When you’ve struggled with addiction in the past, one of your greatest accomplishments can be becoming clean and sober. Sobriety can prove to be extremely rewarding and allow you to feel like you’ve gained control of your life back.
Although it may be exciting to become sober, there’s always the risk of relapsing during your journey. If you happen to relapse, it can feel discouraging and can cause you to feel like the progress you’ve made is in vain. You may not know how to pick yourself back up and gain the strength to continue your sobriety. Although it’s important to never relapse, there are a few steps to take if it occurs in the future to ensure you know how to continue your progress.
You may want to isolate yourself once you relapse and are disappointed in your decisions, but this can make it difficult to break the cycle of using drugs or alcohol. It can also put your life at risk if you continue to use drugs or alcohol and don’t get immediate support. Reach out to your sponsor and explain the situation without the fear of judgment. Understand that your support system is there to help you and has always been aware of the risk of relapse. It’s also important to continue attending therapy sessions or AA meetings that allow you to have accountability and have a safe space where you can open up.
Consider the Triggers
Consider your relapse as a learning lesson that can be avoided in the future if you evaluate your triggers and what caused you to return to substance abuse. Reflect on the days leading up to the relapse. Ask yourself if you were stressed or if you become hurt by someone important in your life. Anxiety is also a common trigger for many people who relapse because they don’t know how else to cope with their heightened feelings.
Once you determine what your triggers are, it can help you to plan ahead in the future to avoid them. This may require meditation or stress-relieving methods to practice each day. It may also include not spending time in familiar settings where you’ve used drugs or alcohol in the past. Working with a professional can allow you to create a plan of action in the future to stay clean.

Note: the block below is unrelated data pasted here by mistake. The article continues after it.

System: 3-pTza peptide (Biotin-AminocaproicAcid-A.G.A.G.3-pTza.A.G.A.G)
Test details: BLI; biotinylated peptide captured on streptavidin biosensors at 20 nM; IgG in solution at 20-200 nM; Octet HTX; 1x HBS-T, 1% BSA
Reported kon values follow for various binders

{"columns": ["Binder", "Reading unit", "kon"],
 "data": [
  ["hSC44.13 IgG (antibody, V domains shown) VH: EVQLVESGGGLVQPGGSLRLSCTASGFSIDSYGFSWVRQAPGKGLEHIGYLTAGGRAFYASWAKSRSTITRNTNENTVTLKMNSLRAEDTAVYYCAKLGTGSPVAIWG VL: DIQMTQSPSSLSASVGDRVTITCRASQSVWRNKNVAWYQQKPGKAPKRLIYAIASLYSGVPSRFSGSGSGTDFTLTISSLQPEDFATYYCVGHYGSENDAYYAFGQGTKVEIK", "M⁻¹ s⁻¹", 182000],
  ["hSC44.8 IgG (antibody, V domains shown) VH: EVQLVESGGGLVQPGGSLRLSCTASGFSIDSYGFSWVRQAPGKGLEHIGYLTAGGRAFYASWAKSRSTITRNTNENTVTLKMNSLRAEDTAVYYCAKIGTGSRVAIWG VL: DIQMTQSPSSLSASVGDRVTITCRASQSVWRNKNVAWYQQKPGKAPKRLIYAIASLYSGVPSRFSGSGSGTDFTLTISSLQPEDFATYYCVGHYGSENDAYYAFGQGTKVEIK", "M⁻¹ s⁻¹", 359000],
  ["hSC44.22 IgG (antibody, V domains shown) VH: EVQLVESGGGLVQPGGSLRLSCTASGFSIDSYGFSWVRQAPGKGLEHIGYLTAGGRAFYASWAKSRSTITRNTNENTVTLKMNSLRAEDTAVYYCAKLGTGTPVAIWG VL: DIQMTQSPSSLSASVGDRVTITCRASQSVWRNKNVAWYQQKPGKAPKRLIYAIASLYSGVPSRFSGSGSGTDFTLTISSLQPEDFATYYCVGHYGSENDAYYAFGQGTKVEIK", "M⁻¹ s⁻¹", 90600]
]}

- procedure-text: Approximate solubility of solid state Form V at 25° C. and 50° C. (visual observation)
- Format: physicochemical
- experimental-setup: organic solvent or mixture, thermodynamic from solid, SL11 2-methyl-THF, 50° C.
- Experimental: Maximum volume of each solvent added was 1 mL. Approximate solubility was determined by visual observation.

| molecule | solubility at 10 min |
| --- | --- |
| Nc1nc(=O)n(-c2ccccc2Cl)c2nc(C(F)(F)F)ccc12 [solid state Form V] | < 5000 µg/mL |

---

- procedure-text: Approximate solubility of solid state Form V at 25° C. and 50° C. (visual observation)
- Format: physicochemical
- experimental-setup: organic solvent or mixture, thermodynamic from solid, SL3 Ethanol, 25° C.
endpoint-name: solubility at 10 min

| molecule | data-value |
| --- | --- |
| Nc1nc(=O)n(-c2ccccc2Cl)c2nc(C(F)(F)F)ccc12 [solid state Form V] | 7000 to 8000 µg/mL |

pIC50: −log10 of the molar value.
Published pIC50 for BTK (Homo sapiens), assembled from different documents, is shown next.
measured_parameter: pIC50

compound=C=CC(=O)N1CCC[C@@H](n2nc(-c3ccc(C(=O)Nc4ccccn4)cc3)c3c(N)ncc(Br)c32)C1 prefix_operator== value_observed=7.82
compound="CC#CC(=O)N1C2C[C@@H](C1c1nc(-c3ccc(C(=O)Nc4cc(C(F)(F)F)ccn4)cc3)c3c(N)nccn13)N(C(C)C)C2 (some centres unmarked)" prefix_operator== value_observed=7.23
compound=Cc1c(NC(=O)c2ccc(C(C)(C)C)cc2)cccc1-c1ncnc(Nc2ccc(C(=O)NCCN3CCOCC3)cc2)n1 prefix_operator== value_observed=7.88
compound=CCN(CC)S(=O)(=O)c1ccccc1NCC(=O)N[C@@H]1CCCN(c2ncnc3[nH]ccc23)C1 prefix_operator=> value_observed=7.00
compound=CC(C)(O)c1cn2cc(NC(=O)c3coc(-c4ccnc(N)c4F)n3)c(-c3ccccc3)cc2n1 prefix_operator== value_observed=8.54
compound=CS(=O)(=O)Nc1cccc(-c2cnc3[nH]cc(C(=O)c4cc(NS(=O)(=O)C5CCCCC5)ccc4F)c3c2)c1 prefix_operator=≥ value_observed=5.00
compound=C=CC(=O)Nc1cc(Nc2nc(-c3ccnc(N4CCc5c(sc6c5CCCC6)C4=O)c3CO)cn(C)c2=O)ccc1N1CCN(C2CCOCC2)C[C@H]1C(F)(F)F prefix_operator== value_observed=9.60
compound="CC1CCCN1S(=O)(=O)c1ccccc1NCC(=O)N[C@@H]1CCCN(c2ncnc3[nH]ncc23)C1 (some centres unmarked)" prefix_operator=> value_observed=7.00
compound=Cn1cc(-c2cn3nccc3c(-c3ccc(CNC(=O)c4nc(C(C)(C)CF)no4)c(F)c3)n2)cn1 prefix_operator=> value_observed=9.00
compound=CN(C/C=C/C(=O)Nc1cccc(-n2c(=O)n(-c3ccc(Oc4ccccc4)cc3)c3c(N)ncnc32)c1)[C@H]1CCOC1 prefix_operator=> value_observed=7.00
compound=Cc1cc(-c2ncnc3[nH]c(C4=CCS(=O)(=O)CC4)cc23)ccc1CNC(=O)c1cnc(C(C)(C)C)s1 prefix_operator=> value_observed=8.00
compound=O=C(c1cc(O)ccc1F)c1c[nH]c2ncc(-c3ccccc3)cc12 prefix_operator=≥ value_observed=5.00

Determine if You Should Return to Rehab
One of your main questions after relapsing may be if you should return to rehab. It can be easy to feel like you’ve failed and need to go through the treatment process again. Understand that addiction is complicated and can reemerge within the first month or year of leaving your treatment facility. There are many factors to consider when determining if you should seek treatment again.
Determine if you feel you’re able to manage your sobriety or if you’ve been feeling out of control in recent months. If you feel you have the strength to move forward without looking back or relapsing again, you may not need to enter a treatment facility. Keep in mind that relapsing doesn’t mean you’ve failed in recovering from an addiction.
Many times, it can be a minor setback that allows you to become stronger and learn from the mistake. It can be an opportunity to learn more about yourself and how to manage your sobriety in the future. If you’re open to seeking help, there may be a better treatment program available that is more effective than the original facility you visited. You may also need to learn better coping strategies when you encounter triggers. It may have been several years since you’ve obtained treatment, making it necessary to obtain support and guidance again.
Detox Under Medical Supervision
One of the most challenging parts of relapsing is detoxing from drugs or alcohol. Prepare for the detox process to break the cycle of addiction and return to sobriety. Avoid detoxing on your own, which can put your health and safety at risk. Always detox in the care of a medical professional to ensure your withdrawal symptoms are closely monitored. Contact us today at 833-610-1174 if you’re ready to get started on the recovery process.